In my seminars and workshops, I often use a fictional character called Marvin the Martian.
Imagine Marvin lands on planet earth and wants to learn all about us and our planet.
And he asks “what is this thing you earthlings talk about called communication?”
How would you explain it to Marvin?
At this point people in the workshop give me answers like, speaking, listening, sharing ideas and what they believe communication is all about.
The world communication comes from Greek origins and the word ‘communus’ which means common understanding.
One way you can think of common understanding is when the picture in one person’s mind matches that of the person they are communicating with.
At this point I will ask everyone to think of a helicopter.
Then I will go around and ask a bunch of people in the room ‘what is the colour of your helicopter?’
And I get a rainbow of responses.
Red, blue, black, green.
Occasionally, a couple of people will come up with the same colours.
So it is with communication.
Most people have a very clear picture in their mind of what they are talking about when they are communicating with someone.
But more often than not, they assume the person they are talking to has a matching picture.
Which is where things usually go pear shaped.
Some information comes into our brain and we process it through our beliefs and values, and we give it a meaning.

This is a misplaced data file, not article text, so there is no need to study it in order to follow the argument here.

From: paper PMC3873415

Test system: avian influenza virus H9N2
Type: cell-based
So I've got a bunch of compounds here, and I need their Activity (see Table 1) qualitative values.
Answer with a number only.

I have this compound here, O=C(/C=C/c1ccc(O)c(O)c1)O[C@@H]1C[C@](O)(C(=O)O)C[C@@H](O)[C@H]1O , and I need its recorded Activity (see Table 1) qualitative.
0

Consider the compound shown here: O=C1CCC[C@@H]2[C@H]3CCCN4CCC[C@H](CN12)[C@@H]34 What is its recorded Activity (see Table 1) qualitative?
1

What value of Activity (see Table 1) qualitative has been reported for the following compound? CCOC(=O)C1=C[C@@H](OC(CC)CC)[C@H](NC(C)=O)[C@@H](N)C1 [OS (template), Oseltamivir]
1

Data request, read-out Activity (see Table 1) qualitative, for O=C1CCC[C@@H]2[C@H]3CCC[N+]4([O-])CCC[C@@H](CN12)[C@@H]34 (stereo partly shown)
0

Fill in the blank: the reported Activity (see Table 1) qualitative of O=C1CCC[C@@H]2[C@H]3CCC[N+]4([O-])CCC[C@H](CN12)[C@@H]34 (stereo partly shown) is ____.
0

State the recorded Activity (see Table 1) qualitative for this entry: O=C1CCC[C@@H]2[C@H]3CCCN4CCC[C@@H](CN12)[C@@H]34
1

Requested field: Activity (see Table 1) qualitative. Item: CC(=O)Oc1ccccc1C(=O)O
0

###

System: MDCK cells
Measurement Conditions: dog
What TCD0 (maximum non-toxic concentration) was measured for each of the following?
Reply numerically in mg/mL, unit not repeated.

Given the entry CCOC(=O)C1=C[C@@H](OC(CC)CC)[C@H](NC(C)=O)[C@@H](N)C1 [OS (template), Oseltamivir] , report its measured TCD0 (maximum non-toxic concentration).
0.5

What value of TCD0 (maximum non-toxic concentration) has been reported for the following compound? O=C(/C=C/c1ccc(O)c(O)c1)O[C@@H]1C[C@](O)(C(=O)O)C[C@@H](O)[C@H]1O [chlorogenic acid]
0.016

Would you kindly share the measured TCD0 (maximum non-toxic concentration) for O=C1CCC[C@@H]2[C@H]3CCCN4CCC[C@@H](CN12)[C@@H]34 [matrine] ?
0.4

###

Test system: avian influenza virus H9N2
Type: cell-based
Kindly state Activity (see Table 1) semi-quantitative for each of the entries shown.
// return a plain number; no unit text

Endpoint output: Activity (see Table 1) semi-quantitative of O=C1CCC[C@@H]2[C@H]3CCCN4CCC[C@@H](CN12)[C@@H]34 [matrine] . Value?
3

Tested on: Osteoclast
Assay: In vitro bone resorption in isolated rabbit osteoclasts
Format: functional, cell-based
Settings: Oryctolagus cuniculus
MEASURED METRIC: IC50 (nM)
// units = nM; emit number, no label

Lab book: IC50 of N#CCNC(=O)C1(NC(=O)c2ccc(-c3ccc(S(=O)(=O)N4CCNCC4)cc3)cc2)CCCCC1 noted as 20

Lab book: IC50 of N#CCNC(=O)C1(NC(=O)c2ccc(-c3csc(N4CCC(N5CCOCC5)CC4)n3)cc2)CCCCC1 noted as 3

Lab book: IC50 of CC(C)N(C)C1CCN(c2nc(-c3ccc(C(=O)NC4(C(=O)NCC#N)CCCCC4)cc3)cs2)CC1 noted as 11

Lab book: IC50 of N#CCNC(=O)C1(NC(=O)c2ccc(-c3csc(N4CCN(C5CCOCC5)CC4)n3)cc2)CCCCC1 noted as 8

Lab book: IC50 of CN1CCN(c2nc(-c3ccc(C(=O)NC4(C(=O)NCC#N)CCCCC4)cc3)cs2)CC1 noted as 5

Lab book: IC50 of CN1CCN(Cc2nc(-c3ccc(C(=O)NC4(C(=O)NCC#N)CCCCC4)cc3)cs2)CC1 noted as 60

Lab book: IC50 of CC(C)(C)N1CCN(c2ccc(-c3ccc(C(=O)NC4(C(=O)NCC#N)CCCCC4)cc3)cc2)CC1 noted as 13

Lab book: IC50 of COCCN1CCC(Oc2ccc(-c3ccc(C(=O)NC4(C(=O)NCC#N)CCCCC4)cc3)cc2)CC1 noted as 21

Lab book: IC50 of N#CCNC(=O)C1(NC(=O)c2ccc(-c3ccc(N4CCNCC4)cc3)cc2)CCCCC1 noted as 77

The meaning we give to the other persons communication can sometimes be very different to the meaning they wanted us to get.
The majority of people in my experience, act with a positive intention. In the first instance, obviously for themselves but as a secondary motivation to work with the person they are communicating with.
(I did say majority of people, yes there are sometimes occasions where people do act with a negative intention, but much less than you would think).
However, sometimes we make a negative meaning and respond accordingly, even if the person’s intention was to send us a positive meaning.
This occurs primarily because we didn’t have enough information and filled the gaps with a bunch of assumptions, they can be quite off the mark.
Which is why the most helpful and best definition of communication I have ever come across is…
“True communication is the response you get.”
I know plenty of people who think they are great at communicating. They are great at going blah blah blah blah and sending out information.
But it’s what actually comes back to close the loop that makes the difference.
With our communication, are we giving enough information about our helicopter, so that the other person has a matching picture, or at the very least a matching understanding, so that we both get what we seek.
I recently was having a communication with a good friend of mine regarding an opportunity.
They said that they knew that they could trust me around a particular issue.
I thought I understood what they meant (their meaning around what they were saying), but I wasn’t sure.
So, I asked, “just so I am clear on what you mean, can you please tell me some more about that?”
Luckily, I did, because what they went on to say, was completely different to what I had assumed and could have resulted in a potential tricky situation.
(Remember that if we assume, it can’t sometimes make an ASS of U and ME).
Following on from this, is a very important point.
“The only dumb question is the one you don’t ask”